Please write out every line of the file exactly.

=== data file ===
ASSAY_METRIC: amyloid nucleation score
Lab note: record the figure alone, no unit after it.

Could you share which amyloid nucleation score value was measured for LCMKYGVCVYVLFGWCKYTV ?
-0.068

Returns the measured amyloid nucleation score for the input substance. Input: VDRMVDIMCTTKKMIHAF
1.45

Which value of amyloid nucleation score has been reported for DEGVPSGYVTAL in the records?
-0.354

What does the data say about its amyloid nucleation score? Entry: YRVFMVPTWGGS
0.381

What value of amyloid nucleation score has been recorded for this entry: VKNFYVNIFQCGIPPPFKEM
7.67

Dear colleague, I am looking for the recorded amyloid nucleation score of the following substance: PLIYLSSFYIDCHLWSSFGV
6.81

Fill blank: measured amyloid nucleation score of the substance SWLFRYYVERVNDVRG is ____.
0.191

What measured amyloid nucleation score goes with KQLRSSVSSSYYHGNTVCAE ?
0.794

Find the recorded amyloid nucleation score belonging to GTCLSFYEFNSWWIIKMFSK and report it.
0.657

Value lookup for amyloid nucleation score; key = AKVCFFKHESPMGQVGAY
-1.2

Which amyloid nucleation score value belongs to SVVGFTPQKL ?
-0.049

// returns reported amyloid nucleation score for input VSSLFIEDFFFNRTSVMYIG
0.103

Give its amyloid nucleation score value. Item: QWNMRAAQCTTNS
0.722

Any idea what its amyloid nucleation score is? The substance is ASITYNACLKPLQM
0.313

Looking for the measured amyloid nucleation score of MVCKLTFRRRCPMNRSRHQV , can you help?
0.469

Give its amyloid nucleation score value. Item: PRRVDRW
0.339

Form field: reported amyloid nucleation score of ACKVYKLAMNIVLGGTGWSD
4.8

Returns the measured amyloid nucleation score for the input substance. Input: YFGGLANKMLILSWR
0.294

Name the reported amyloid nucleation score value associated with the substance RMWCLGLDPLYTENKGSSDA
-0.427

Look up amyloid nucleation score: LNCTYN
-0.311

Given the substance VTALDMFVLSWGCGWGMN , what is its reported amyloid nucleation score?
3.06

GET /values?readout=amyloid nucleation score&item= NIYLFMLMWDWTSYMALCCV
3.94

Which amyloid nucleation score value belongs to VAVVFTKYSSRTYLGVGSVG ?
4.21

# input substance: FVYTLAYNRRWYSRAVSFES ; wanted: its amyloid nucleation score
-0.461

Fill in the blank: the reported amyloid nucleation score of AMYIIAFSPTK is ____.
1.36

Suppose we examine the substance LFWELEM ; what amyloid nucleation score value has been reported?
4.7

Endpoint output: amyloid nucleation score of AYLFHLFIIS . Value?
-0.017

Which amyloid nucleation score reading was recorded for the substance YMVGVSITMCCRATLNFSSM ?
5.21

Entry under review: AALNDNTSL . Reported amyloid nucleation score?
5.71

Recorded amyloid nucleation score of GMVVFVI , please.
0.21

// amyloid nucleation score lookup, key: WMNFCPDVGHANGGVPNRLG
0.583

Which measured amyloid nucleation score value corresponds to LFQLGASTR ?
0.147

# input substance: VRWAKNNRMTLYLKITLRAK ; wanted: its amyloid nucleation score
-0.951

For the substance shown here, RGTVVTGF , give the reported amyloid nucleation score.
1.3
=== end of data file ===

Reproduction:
ASSAY_METRIC: amyloid nucleation score
Lab note: record the figure alone, no unit after it.

Could you share which amyloid nucleation score value was measured for LCMKYGVCVYVLFGWCKYTV ?
-0.068

Returns the measured amyloid nucleation score for the input substance. Input: VDRMVDIMCTTKKMIHAF
1.45

Which value of amyloid nucleation score has been reported for DEGVPSGYVTAL in the records?
-0.354

What does the data say about its amyloid nucleation score? Entry: YRVFMVPTWGGS
0.381

What value of amyloid nucleation score has been recorded for this entry: VKNFYVNIFQCGIPPPFKEM
7.67

Dear colleague, I am looking for the recorded amyloid nucleation score of the following substance: PLIYLSSFYIDCHLWSSFGV
6.81

Fill blank: measured amyloid nucleation score of the substance SWLFRYYVERVNDVRG is ____.
0.191

What measured amyloid nucleation score goes with KQLRSSVSSSYYHGNTVCAE ?
0.794

Find the recorded amyloid nucleation score belonging to GTCLSFYEFNSWWIIKMFSK and report it.
0.657

Value lookup for amyloid nucleation score; key = AKVCFFKHESPMGQVGAY
-1.2

Which amyloid nucleation score value belongs to SVVGFTPQKL ?
-0.049

// returns reported amyloid nucleation score for input VSSLFIEDFFFNRTSVMYIG
0.103

Give its amyloid nucleation score value. Item: QWNMRAAQCTTNS
0.722

Any idea what its amyloid nucleation score is? The substance is ASITYNACLKPLQM
0.313

Looking for the measured amyloid nucleation score of MVCKLTFRRRCPMNRSRHQV , can you help?
0.469

Give its amyloid nucleation score value. Item: PRRVDRW
0.339

Form field: reported amyloid nucleation score of ACKVYKLAMNIVLGGTGWSD
4.8

Returns the measured amyloid nucleation score for the input substance. Input: YFGGLANKMLILSWR
0.294

Name the reported amyloid nucleation score value associated with the substance RMWCLGLDPLYTENKGSSDA
-0.427

Look up amyloid nucleation score: LNCTYN
-0.311

Given the substance VTALDMFVLSWGCGWGMN , what is its reported amyloid nucleation score?
3.06

GET /values?readout=amyloid nucleation score&item= NIYLFMLMWDWTSYMALCCV
3.94

Which amyloid nucleation score value belongs to VAVVFTKYSSRTYLGVGSVG ?
4.21

# input substance: FVYTLAYNRRWYSRAVSFES ; wanted: its amyloid nucleation score
-0.461

Fill in the blank: the reported amyloid nucleation score of AMYIIAFSPTK is ____.
1.36

Suppose we examine the substance LFWELEM ; what amyloid nucleation score value has been reported?
4.7

Endpoint output: amyloid nucleation score of AYLFHLFIIS . Value?
-0.017

Which amyloid nucleation score reading was recorded for the substance YMVGVSITMCCRATLNFSSM ?
5.21

Entry under review: AALNDNTSL . Reported amyloid nucleation score?
5.71

Recorded amyloid nucleation score of GMVVFVI , please.
0.21

// amyloid nucleation score lookup, key: WMNFCPDVGHANGGVPNRLG
0.583

Which measured amyloid nucleation score value corresponds to LFQLGASTR ?
0.147

# input substance: VRWAKNNRMTLYLKITLRAK ; wanted: its amyloid nucleation score
-0.951

For the substance shown here, RGTVVTGF , give the reported amyloid nucleation score.
1.3